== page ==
“When you come off the sidelines from a bad punt or kick, the coach is going to be the first one that is going to be disappointed because, naturally, they’re trying to win games,” Lopano said. “But the person who will come to you from a place of empathy is the kicker who has missed a kick before and knows how much it sucks, and so it is really good to have those kinds of people on the sideline.”
Beyond the sideline, the group has become close friends off the field, with Lopano and Loftus’ friendship as a golden example.
“He’s one of my best friends, and we spent a few years together almost constantly because we roomed together on away trips,” Lopano said. “You are on the field together all the time, so it is a very close bond.”
While the friendship began on the field, it has expanded with Loftus seeing Lopano as not only a great friend but also a mentor — and someone who always has a spare couch.
“You start going to Shake Shack more, you start doing other things [with the Gold Squad],” Loftus said. “With Scott, I was really lucky [that] he always reached out to me and wanted to do things, and he’s become one of my best friends. I still hang out with him all the time. He’s up in New York and he always says the couch is open, so I crash on his couch.”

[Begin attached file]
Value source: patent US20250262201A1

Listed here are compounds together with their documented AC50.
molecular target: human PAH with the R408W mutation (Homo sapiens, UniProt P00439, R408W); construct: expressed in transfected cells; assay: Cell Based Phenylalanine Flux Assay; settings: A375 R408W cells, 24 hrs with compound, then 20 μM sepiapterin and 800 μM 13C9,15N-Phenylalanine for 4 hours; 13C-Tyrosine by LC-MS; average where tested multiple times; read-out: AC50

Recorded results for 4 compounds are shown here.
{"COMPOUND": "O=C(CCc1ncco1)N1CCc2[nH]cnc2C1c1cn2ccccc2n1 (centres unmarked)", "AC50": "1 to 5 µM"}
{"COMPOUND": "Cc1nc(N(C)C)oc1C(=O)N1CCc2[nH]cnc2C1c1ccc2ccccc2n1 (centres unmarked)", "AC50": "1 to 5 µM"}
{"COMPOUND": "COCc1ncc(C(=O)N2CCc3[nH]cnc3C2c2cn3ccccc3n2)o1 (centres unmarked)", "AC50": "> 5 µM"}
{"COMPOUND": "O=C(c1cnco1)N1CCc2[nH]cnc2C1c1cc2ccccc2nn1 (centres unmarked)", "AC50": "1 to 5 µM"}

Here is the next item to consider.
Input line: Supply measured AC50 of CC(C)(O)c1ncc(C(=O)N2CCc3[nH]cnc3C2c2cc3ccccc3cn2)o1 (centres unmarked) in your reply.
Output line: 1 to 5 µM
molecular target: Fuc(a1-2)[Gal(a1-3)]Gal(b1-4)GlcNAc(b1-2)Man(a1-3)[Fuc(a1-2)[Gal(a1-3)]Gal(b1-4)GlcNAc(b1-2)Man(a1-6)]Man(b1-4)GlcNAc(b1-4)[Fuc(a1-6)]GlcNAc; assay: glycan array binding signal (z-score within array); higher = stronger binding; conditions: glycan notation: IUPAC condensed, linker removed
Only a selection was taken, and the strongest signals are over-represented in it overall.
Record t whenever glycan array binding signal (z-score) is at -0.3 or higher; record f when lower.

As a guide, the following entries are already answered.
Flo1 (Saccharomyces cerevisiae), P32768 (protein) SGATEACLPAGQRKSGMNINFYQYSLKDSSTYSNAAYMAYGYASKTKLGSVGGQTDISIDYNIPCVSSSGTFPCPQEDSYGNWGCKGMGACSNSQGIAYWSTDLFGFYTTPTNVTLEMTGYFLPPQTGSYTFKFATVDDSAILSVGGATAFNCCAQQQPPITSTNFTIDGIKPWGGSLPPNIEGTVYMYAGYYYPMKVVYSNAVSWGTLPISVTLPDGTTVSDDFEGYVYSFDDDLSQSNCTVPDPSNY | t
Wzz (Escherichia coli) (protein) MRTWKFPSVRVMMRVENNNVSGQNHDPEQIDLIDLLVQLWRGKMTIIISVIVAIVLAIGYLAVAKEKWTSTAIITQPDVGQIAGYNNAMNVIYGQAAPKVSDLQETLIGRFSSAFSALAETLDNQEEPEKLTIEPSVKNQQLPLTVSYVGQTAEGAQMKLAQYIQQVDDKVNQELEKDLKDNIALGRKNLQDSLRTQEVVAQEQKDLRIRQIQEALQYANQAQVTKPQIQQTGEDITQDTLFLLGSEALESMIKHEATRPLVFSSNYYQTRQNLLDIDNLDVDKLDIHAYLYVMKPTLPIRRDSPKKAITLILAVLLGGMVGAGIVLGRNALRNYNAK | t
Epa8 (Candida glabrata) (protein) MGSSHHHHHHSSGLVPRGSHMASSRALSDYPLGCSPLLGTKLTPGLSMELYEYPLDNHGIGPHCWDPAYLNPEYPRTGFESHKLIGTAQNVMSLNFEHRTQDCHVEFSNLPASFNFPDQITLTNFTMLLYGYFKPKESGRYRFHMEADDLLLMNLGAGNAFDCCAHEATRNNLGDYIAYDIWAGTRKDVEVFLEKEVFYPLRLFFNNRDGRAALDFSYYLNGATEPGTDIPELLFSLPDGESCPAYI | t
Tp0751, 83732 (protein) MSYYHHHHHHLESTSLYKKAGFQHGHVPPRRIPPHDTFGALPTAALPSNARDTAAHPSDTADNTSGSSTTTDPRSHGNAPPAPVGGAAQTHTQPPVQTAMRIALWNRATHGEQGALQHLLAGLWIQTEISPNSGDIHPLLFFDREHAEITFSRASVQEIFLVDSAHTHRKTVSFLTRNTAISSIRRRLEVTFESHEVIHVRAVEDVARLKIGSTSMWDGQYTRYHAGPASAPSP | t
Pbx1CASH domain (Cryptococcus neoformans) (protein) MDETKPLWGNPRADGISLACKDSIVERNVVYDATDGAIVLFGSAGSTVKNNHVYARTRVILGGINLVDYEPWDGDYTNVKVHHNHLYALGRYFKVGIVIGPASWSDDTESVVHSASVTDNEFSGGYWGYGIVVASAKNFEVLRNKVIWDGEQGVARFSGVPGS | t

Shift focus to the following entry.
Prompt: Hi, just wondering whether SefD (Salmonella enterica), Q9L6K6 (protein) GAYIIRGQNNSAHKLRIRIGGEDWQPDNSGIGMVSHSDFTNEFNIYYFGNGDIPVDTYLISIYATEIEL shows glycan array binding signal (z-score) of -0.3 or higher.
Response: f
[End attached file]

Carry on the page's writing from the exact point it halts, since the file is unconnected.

The real MVPs
While the group is willing to lend each other a couch, they also lend each other advice while going through daily practice.
“It is quite tough because when you know you’re doing something wrong, you can get down on yourself,” said junior Max Kurucar, who started at punter last season before becoming a staff member of The Daily Pennsylvanian.
“We’re always on each other to get better at our trade and always there to support and work through any slumps that we may have.”
Because the group is working mostly on its own, each player has to manage his own workload.
“It is [about] responsibility because we have a little bit more freedom than the rest of the team and we have a really important job,” Loftus said. “Just about everyone on the team has an important job, and we have to make sure that job gets finished.”
Whether Kelley and Elmore are helping each other go through their punts or Loftus, Gammill and Morgan are trading off kicks, each player remains active.